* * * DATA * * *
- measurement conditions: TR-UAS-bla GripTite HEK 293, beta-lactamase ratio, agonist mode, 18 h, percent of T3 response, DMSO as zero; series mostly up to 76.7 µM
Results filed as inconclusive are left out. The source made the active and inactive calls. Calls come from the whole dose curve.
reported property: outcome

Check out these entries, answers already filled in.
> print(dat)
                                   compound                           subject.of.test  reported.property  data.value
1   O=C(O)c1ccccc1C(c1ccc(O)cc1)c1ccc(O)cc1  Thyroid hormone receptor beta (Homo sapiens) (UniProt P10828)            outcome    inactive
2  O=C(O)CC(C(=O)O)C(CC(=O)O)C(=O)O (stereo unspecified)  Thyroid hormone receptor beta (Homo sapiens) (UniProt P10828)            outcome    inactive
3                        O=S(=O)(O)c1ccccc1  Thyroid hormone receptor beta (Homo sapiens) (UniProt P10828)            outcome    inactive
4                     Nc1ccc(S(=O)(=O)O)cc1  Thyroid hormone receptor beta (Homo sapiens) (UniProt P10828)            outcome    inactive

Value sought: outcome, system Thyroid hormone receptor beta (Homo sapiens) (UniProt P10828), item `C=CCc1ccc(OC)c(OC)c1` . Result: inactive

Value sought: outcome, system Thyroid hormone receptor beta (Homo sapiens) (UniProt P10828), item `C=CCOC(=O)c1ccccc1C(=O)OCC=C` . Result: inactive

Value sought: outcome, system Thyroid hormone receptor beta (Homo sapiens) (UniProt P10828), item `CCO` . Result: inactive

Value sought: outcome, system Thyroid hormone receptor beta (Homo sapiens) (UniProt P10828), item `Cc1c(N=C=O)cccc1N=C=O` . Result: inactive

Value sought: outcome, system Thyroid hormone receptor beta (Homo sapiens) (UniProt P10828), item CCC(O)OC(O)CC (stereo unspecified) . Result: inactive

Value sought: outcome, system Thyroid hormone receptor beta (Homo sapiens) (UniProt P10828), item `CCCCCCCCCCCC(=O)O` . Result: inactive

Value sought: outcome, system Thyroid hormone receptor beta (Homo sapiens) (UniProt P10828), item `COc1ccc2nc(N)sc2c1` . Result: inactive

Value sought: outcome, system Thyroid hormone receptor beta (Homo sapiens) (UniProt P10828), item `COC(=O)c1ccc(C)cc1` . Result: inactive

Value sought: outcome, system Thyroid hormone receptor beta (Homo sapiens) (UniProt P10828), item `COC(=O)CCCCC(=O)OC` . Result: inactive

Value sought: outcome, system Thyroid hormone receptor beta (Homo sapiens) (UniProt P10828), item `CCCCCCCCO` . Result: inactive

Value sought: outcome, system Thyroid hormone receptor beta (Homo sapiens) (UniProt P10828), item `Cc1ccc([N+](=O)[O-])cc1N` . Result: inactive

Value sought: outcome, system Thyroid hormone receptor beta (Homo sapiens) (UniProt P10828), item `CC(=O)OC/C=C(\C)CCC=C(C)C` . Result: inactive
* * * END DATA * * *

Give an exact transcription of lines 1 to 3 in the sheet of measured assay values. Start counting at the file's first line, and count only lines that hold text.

- measurement conditions: TR-UAS-bla GripTite HEK 293, beta-lactamase ratio, agonist mode, 18 h, percent of T3 response, DMSO as zero; series mostly up to 76.7 µM
Results filed as inconclusive are left out. The source made the active and inactive calls. Calls come from the whole dose curve.
reported property: outcome